Friday, June 3, 2011

Blackfoot Ultra 100km May 28th 2011

by Carl Pryce

This was my third year at the Blackfoot 100km. I finished second in 2009 and third last year, so there was unfinished business to do. 2009 was the year of the heat, where Blaine and I had run the first 75km together, before he opened a gap to win the race by 13 minutes. 2010 was the year of the mud. Continual rain turned to sleet, turning the course into a gloopy mudfest and over half the field dropped out. We had returned to our tent to find it flattened under the weight of heavy snow. This year conditions were much more benign, with the forecast calling for a high of 19C, and underfoot conditions were bone dry.

The Blackfoot Ultra is held just east of Edmonton at the Cooking Lake Blackfoot Provincial Recreation area. It is an area of Aspen parkland, with numerous lakes and lots of wildlife. The area has 85 km of trails and is the home of the Canadian Birkebeiner Ski Festival which is held in early February. The course uses 25km of trails, making a loop which is repeated four times for the 100km. Other races with distances of 25km, 50km, and 50 miles take place on the same day. Although on the prairies, the course packs in a lot of height gain as the trails almost continuously undulate. The hills aren't so noticeable the first time round, but seem to get steeper with each lap.
Being the longest race, the 100km is the first to start. Approximately 40 runners assembled for the 5:00 am start, just as day was breaking. After a few words of wisdom by race director Gary Poliquin we headed off into the woods. It always strikes me just how mellow the starts of ultra races are: there's no mad dash for the front, just gentle jogging to get the legs moving. I soon found myself part of a breakaway group of three - the other two being Oleg Tabelev and Charles Miron. Oleg won the Lost Souls 100 mile race last year, and Charles the Sinister Seven, so I was in good company. We chatted as we ran the first lap together, the kilometers sped by and soon we had 25km behind us in 1:59. The pace felt very manageable. Along the way we saw a huge bull moose bounding through the forest and heard lots of other animal noises but were usually too focussed on watching our footing to pay any more attention.
One of the great things about this race is the aid stations are well stocked with fruit, including over 90 pounds of strawberries. My nutrition strategy was to rely on a mixture of eload and protein in my drinks bottles, and gels and fruit for solid food. This worked well for the first 60-70km, but after taking seven gels I couldn't face any more. Despite downing nearly three litres of fluid I found myself developing an unquenchable thirst, probably brought on by the gels. As somebody who never drinks coke, I was surprised to find myself looking forward to a cup of flat coke at each aid station after 70km in an effort to quench the thirst. The fruit went down very well, especially as they seemed to have sourced the juciest oranges on the planet. I've always found that getting the nutrition right is the most important aspect of ultra running - get it wrong and you can end up with a very sore stomach, and stories of projectile vomiting are very common. I later heard that Charles dropped out with stomach issues after 50km.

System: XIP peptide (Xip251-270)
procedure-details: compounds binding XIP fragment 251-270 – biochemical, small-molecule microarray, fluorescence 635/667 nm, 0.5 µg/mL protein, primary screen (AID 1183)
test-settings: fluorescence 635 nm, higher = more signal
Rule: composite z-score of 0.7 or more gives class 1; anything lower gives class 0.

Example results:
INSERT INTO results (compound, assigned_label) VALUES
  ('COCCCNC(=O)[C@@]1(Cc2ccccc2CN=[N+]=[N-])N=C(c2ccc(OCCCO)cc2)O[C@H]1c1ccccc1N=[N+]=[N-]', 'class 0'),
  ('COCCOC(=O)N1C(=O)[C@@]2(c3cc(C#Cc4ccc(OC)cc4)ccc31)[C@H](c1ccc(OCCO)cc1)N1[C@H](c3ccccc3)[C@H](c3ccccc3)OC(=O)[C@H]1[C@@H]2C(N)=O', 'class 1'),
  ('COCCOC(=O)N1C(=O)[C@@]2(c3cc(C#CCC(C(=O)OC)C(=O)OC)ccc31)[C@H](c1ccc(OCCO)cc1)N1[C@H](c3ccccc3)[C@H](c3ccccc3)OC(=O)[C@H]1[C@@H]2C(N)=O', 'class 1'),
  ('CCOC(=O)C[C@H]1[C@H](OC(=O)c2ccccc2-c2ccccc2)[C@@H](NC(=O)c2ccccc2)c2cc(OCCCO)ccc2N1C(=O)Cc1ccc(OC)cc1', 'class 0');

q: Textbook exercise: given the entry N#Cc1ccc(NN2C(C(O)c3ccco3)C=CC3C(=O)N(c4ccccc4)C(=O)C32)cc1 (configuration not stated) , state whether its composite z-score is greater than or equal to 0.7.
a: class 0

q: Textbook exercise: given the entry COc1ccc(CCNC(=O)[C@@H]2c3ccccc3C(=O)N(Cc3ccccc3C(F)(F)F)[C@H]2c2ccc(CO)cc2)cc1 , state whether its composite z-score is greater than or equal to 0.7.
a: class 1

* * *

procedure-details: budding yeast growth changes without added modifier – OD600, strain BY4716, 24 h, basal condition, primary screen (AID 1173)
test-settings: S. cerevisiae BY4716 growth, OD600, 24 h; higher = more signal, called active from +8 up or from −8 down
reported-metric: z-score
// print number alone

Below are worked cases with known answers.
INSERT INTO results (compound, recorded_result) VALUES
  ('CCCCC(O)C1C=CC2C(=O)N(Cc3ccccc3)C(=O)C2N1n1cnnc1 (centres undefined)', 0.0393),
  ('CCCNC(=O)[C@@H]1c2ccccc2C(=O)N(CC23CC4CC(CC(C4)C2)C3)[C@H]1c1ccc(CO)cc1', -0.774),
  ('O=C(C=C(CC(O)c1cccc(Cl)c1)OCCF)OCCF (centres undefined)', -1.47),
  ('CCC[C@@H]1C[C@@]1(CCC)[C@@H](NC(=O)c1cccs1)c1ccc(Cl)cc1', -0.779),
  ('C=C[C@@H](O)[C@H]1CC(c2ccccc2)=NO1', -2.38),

The second and third laps went by in 2:06 and 2:25, and by the 75km mark I had built up at least a 10 minute lead over Oleg. Knowing that Oleg is a strong finisher with a lot of stamina, I was getting a little concerned as I could feel myself slowing. Last year on the Moose Mountain 42km race I was feeling complacent during the final 10km thinking I had built a sufficient lead on Oleg, only to find him cross the finish line just one minute behind. There were now lots of runners from the 25km, 50km and 50mile races on the course, so there was plenty of company. By noon things had warmed up and, without much wind, conditions were feeling warmer in the trees than the forecast high of 19C. As dehydration kicked in my pace slowed and the last lap went in 2:38, slower than I had hoped for. With 1km to go my children Bridie (13), Ben (11) and Anna (9) appeared and joined me for the run in to the finish. I had missed Rick Webb's course record by 19 minutes, but done enough to finish first. Just three minutes after collapsing into a chair Oleg appeared to take second place in 9:11. He had gained considerably on the last lap and was looking strong.
As usual I was feeling quite beaten up by the finish. This is where bringing along a support crew pays dividends, as Rosie and the kids attended to my every need. The coke had done little to quench the unquenchable thirst and when I mentioned to Rosie the only thing that could quench it was a cold beer, one appeared almost instantly. Not perhaps the best way to rehydrate after 100km, but very effective.

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